Photodynamic therapy can be an efficient ally to combat secondary infections in COVID-19 patients. Use of the technique, which combines light and a photosensitizing chemical substance to kill microorganisms in the respiratory tract, is advocated as a complementary treatment in a feature published in Photodiagnosis and Photodynamic Therapy and written by researchers affiliated with the Optics and Photonics Research Center (CEPOF ) in São Carlos, state of São Paulo, Brazil.
“COVID-19 can lead to complications that go beyond the virus, and we should also strive to find treatments for these other problems. Treating coinfections and secondary infections can improve the prognosis in severe cases, above all for patients who are intubated and face a higher risk of infection by other microorganisms such as the bacteria that cause pneumonia,” said Vanderlei Bagnato , CEPOF’s principal investigator.
CEPOF is a Research, Innovation and Dissemination Center (RIDC ) supported by São Paulo Research Foundation—FAPESP and hosted by the University of São Paulo (USP) in São Carlos.
The compounds used in photodynamic therapy interact with light to produce singlet oxygen, a highly reactive oxygen species that kills viruses and bacteria by oxidizing their membranes.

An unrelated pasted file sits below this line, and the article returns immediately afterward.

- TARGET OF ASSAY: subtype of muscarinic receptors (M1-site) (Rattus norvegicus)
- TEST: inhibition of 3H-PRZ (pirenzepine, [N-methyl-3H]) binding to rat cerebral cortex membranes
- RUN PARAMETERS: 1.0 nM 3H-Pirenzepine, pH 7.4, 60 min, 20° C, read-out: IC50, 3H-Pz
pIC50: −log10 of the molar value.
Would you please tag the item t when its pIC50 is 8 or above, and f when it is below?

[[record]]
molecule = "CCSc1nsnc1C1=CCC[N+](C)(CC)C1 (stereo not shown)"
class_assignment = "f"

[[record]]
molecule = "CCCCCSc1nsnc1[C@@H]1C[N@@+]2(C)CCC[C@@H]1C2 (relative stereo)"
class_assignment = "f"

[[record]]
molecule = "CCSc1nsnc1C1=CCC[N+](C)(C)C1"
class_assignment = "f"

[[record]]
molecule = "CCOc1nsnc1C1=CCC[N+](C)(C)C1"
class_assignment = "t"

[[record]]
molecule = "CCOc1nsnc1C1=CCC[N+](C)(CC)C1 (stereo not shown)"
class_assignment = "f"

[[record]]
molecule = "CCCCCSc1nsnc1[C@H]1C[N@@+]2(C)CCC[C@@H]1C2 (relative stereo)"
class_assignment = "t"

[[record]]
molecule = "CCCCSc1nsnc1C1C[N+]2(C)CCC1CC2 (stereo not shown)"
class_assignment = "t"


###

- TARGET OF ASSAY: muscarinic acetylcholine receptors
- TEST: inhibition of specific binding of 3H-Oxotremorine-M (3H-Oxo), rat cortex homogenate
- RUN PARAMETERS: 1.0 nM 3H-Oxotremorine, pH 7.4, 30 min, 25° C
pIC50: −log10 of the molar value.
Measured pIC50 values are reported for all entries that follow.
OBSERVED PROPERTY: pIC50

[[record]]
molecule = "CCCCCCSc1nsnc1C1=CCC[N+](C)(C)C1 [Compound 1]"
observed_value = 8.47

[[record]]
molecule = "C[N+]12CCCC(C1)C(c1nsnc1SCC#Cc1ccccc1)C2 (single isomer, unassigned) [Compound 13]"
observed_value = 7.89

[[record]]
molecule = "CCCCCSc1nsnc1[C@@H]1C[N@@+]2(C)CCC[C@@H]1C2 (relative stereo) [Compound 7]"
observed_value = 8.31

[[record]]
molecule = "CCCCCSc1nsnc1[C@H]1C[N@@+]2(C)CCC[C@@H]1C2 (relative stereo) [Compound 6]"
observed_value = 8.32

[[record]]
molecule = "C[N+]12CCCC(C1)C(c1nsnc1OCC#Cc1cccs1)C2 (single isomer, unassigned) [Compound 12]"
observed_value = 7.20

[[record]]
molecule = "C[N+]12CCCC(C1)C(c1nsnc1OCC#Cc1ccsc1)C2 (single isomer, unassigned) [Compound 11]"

“When the patient inhales these substances, the drug can be activated with extracorporeal light, which then attacks pathogens in the airways,” Bagnato said.
Photodynamic therapy cannot be used to attack the novel coronavirus SARS-CoV-2 directly since it does not eliminate harmful microorganisms present in the bloodstream (only in the airways). However, researchers stress the importance of developing techniques to combat COVID-19 coinfections caused by bacteria and other viruses, avoid the need for intensive medical care, and minimize transmission of the disease to other people.
CEPOF has conducted several studies on the use of photodynamic therapy to treat pneumonia, skin cancer, and other diseases. “We’re about to begin a study to evaluate the use of photodynamic therapy in cases of pneumonia in pigs. This stage precedes clinical trials in humans,” Bagnato said.
The study will be conducted by CEPOF in partnership with researchers at the University of Toronto in Canada. “We hope it will be fast-tracked because, although we don’t know for sure yet, it’s quite likely that people who survive COVID-19 may be more prone to respiratory complications such as pneumonia because of the severe inflammation,” Bagnato said. “We need to develop novel techniques and alternative treatments.”
In the journal, the researchers note that “the propagation of opportunistic pathogens occurs mainly through the upper respiratory tract owing to natural colonization of the oropharynx” and that photodynamic therapy “can help not only to reduce the number of these microorganisms present in the oropharynx but also to prevent their penetration into the mucosal barrier” and hence their proliferation.